• Using Infrastructure as Code to create and manage AWS resources in the Shared VPC
  • Standing up an RDS instance in the private Cornell network
  • Deploying an API Gateway API or Lambda function with access to the Cornell network
  • Deployment of resources which will be accessed only by users on the Cornell VPN

Misuse Cases

Misuse cases are situations where the Multitenant Subnets and the Exclusive Use Subnets option should not or cannot be used. Some of those are:

  • Deploying a public web site or API. (Public subnets would be required to deploy a publicly accessible web site, but the initial release of the Shared VPC offers only private subnets.)
  • Cornell private network access in regions other than us-east-1 (N. Virginia)
  • Need to customize Network ACLs, Route Tables, or other VPC configuration
  • Peering to non-Cornell AWS VPCs
  • Ability to use a large number of private Cornell IP addresses in AWS
  • Deploying Kubernetes or using EKS (Kubernetes consumes vast numbers of IP addresses, which is incompatible with the Shared VPC model)

Requesting Access to Shared VPC Offerings

By requesting and using any Shared VPC offering, you are consenting to follow the Guidelines for Use.

Multitenant Subnets

Send a note to Cloud Support with the following information:

  • Your AWS account ID. The Multitenant Subnets will be shared to this account.
  • Whether you have existing VPCs (especially Cornell Standard VPCs) in your AWS account that you will be trying to retire after you begin using the Shared VPC offerings.
  • Any questions you have about using the Shared VPC offering.

Exclusive Use Subnets

Before provisioning Exclusive Use Subnets we will probably need a short meeting to discuss details. But, get the process started by sending a note to Cloud Support with the following information:

  • Your AWS account ID. 
  • Specifics about the subnets you wish:
    • What other AWS accounts should have access to the subnets?
    • A list of AZs where the subnets should reside. We provision one subnet per AZ.
    • The size of the subnets.
    • A label to use as a prefix for names of the subnets and related resources.
  • A list of people that should be invited to a brief meeting to confirm the subnet parameters.
  • Whether you have existing VPCs (especially Cornell Standard VPCs) in your AWS account that you will be trying to retire after you begin using the Shared VPC offerings.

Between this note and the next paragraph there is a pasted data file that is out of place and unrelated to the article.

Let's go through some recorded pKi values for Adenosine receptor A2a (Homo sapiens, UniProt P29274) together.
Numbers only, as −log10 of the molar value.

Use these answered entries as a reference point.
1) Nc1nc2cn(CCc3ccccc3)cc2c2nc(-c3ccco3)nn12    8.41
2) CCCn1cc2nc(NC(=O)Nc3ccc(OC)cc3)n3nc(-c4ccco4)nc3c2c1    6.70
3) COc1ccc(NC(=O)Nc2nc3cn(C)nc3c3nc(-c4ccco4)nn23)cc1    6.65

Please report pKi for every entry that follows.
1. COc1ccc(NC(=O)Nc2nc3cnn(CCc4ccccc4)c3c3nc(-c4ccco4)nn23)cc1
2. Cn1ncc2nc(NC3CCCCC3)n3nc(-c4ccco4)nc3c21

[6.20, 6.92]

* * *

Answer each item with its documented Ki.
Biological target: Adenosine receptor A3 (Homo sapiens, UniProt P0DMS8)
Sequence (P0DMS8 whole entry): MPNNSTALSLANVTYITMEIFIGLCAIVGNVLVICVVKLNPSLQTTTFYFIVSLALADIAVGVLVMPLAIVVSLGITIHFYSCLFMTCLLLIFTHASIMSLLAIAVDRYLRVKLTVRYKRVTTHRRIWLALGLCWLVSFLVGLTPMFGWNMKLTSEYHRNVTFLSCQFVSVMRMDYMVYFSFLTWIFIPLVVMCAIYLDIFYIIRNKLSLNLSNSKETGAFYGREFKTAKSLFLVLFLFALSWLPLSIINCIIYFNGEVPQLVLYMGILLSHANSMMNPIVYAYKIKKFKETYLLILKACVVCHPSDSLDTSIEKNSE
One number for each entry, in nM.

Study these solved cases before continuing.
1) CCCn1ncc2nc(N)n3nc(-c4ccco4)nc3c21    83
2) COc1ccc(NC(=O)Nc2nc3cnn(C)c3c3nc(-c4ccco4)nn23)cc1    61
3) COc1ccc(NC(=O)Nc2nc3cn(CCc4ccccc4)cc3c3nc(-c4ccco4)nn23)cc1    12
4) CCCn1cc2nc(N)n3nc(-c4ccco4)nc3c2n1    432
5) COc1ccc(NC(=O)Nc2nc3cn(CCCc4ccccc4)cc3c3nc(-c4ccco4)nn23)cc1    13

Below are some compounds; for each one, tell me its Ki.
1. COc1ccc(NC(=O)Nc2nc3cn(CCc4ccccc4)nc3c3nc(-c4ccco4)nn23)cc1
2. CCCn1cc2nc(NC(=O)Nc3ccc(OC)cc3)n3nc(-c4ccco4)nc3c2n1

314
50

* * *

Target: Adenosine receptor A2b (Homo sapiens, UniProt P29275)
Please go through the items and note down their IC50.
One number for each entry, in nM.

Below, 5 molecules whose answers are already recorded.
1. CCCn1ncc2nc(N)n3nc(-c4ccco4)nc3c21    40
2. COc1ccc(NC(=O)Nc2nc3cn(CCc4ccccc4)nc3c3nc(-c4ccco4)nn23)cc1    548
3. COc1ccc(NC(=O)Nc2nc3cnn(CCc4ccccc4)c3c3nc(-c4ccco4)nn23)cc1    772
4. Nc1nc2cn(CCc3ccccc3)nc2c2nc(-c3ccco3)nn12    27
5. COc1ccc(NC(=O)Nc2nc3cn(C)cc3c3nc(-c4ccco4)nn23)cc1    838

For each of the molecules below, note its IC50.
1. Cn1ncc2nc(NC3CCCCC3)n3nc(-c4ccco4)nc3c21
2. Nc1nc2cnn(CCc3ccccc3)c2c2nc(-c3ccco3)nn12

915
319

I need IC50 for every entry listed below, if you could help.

• Any questions you have about using the Shared VPC offering.


Customers using the Shared VPC offerings must agree to abide by the following guidelines:

  • Customers cannot use the Shared VPC to deploy systems that utilize large quantities of IPv4 addresses.

    If you configure a deployment that consumes vast quantities of IP addresses in the Multitenant Subnets, and it is negatively affecting other Multitenant Subnets customers, the resources created by the deployment may, in an urgent situation, be destroyed in order to remove or reduce the impact to other customers.

    Examples of services that could use lots of IPs from a subnet:

  • If you need to move extremely large amounts of data (e.g, more than a TB) into or out of any Shared VPC offering, please contact Cloud Support so that we can assist in plotting the most time- and cost-efficient way to accomplish this.
  • We cannot customize the Network ACL used by the Shared VPC offerings for arbitrary customer needs.
    • However, since the Shared VPC is a new offering, there may be adjustments needed to accommodate reasonable use-cases we had not envisioned. Please contact Cloud Support to discuss.
  • We cannot peer the Shared VPC with arbitrary AWS VPCs, whether or not those VPCs are owned by Cornell AWS accounts. All Cornell VPCs on the private Cornell network are already accessible to the Shared VPC via the Direct Connect Transit Gateway architecture.
    • If you have a use case where massive quantities of data are being passed between the Shared VPC and a Cornell Standard VPC, contact Cloud Support to discuss whether a direct peering would be beneficial for cost or latency efficiencies.

See also Best Practices.

Roadmap — Potential Features for Future Releases

These features are being considered for the future. Weigh in on them or suggest others by sending a note to Cloud Support.

  • Specifics about the Share VPC resources (e.g., VPC id, subnet ids, etc.) could be created in the Systems Manager Parameter Store in customer accounts. These details could them easily be referenced from CloudFormation templates; see Using dynamic references to specify template values.
  • Indirect access to shared public subnets, allowing only deployment of Application or Network Load Balancers routing to targets in any Shared VPC offering.
  • Direct access to public subnets for deploying arbitrary resources that can be made public.



Shared VPC Artchitecture

Usable IP Addresses in Subnets

AWS reserves 5 addresses in each subnet for its own use. See Subnet Sizing.

CIDR NotationSubnet BitsTotal AddressesUseable Addresses